About the News21 databases
News21 used nine databases for the Gun Wars project. Here is a description of how we obtained the data and the obstacles faced in gathering public records.
Child and Youth Gun Deaths
News21 requested and analyzed records from 49 of 50 states’ health departments. We asked for documents from 2002 to 2012, or the latest year available, involving gun deaths of persons aged 0-19 broken down by manner of death and race. Sometimes, the information was provided in online databases.
Because of varying state laws and health department policies, complete information was not always provided and certain records were suppressed, with states citing confidentiality. Additionally, differing standards for what information states collect created variety in formatting the data. News21 paid a total of $702.80 for records from five states.
Rhode Island was the only state that refused to provide data to News21.
The homicide data analyzed by News21 is from the FBI’s Uniform Crime Reporting Program’s Supplementary Homicide Reports (SHR) from 2008 - 2012. News21 requested and obtained the SHRs directly from the FBI, but instead used the same reports obtained from the Interuniversity Consortium for Political and Social Research (ICPSR) National Archive of Criminal Justice Data, as the reports available from the ICPSR have been standardized in file formats that are much easier to use for data analysis.
Uniform Crime Reporting data is submitted voluntarily by local and state law enforcement agencies. Thus, datasets can be incomplete.
For example, in 2012, limited data was received from Alabama and Illinois, and no data was received from Washington, D.C.
The SHRs contain detailed information about homicide victims and offenders. Each incident includes up to 11 victims and 11 offenders. Information provided includes the age, race and sex of each victim and offender as well as the type of weapon used, the relationship of offenders to the victim and the circumstances of the homicide.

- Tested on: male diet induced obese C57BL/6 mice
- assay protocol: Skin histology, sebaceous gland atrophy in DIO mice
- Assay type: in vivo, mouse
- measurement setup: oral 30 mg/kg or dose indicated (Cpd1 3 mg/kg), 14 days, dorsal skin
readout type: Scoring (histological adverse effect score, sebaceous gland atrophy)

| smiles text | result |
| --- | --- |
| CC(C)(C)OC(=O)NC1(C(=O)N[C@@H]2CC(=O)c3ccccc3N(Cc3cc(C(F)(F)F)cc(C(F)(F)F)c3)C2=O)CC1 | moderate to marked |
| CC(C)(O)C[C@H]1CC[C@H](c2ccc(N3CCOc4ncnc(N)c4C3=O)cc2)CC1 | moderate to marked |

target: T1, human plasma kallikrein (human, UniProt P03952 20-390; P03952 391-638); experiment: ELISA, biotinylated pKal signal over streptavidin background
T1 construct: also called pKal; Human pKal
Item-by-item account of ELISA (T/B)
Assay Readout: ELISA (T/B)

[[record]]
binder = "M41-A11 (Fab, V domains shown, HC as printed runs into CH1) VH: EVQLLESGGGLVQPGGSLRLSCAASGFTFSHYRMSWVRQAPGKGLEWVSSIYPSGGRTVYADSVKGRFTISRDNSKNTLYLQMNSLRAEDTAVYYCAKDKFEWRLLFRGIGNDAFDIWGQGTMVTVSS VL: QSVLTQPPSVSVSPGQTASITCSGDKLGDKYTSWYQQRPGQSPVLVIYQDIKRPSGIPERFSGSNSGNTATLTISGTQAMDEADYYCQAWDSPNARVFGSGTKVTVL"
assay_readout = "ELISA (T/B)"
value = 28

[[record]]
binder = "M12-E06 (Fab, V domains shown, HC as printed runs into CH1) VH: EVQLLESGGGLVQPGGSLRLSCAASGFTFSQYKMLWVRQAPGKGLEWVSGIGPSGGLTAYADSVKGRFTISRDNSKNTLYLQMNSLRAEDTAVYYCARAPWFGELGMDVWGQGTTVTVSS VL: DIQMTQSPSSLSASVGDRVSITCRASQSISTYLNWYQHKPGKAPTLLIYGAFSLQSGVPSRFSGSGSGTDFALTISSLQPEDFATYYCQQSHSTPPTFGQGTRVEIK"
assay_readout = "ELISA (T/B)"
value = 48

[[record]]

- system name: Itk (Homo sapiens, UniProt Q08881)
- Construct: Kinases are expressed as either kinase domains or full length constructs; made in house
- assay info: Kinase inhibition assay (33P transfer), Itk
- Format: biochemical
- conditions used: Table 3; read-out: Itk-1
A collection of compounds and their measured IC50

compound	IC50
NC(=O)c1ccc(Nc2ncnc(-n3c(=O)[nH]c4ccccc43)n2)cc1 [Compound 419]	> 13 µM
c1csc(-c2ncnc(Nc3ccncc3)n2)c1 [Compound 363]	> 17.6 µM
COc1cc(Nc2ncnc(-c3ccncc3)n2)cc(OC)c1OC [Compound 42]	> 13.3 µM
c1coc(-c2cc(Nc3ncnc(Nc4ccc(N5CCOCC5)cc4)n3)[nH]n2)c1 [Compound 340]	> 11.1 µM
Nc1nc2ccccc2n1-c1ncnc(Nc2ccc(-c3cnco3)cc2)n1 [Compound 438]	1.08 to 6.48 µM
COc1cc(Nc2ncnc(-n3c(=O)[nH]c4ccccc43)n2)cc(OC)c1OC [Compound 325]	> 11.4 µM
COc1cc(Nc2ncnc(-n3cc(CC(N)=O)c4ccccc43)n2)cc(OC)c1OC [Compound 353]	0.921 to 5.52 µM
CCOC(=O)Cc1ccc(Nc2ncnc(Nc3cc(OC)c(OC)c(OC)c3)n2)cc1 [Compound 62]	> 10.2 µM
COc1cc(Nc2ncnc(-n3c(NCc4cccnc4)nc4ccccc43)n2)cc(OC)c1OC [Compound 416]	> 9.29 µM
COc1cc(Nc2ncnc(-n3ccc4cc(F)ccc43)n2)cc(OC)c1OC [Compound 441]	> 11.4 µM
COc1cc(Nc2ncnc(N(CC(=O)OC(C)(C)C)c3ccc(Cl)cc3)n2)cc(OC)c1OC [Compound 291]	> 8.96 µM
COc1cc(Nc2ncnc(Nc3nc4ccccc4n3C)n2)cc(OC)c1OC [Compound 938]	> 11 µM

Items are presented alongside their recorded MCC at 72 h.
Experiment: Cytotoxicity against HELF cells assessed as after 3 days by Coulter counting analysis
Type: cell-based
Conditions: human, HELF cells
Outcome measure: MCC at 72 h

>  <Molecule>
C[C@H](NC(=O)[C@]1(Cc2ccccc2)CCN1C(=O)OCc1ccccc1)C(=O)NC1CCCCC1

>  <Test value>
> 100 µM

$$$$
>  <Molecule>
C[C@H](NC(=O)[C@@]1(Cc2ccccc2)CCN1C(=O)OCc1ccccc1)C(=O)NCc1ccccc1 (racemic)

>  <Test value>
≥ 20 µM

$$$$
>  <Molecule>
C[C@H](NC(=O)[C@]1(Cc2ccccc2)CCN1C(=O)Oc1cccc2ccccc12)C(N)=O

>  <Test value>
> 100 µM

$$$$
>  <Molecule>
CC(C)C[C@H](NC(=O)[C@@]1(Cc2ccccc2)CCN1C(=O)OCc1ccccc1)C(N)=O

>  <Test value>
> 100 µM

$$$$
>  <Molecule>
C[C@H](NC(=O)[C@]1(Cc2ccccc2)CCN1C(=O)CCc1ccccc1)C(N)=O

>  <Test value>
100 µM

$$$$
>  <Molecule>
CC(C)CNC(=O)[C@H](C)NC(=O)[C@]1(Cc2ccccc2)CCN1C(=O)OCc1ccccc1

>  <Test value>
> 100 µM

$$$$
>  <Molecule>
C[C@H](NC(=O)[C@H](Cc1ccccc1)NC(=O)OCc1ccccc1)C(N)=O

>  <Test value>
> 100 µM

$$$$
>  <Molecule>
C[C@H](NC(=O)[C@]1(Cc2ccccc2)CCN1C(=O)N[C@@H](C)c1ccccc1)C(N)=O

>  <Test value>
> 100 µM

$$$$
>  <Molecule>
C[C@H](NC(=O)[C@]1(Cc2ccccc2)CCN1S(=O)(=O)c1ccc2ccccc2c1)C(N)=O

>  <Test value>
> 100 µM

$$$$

The News21 analysis focused on homicides with firearms. Some listings include information about where the homicide occurred down to the county in which it occurred. In many incidents, not all of this information is available, especially the circumstances, relationship, and detailed information about the offender. In some cases, the offender was not found.
News21 conducted an analysis of domestic homicides with and without a firearm in the United States using SHRs from 2008 - 2012.
News21 tabulated the number of homicides between boyfriends, girlfriends, husbands, wives, former spouses, common-law husbands and wives and same-sex partners. The total numbers reflect the domestic homicides in the U.S. over a five-year period, excluding ex-boyfriends and ex-girlfriends (currently, the FBI does not account for this relationship).
Because of the unknown circumstances of some homicides, the data almost certainly is incomplete and does not account for all domestic homicides in the five-year period. For instance, Alabama, Florida and Washington, D.C. did not report homicide data in some of these years.
News21 analyzed state laws on using the National Instant Criminal Background Check System (NICS) in every state and noted whether they mandate that agencies report mental health records. Because interpretations of state statutes can vary, News21 also verified the requirements with the Law Center to Prevent Gun Violence. News21 only counted states that require reporting from sources such as courts and hospitals. Some states require only courts to report records, while other states also require hospitals to report records.
News21 compiled the amount of grant money awarded by the Bureau of Justice Statistics to 22 states over the last six years for programs aimed at improving mental health reporting — specifically, grants under the NICS Act Record Improvement program and the National Criminal History Improvement Program. The database does not include the millions of dollars in other criminal justice grants from Department of Justice agencies, which may be used for NICS improvements but are not necessarily allocated for that purpose. States like Maryland, for example, have received $10 million in criminal justice grants but only $159,000 in NICS grants.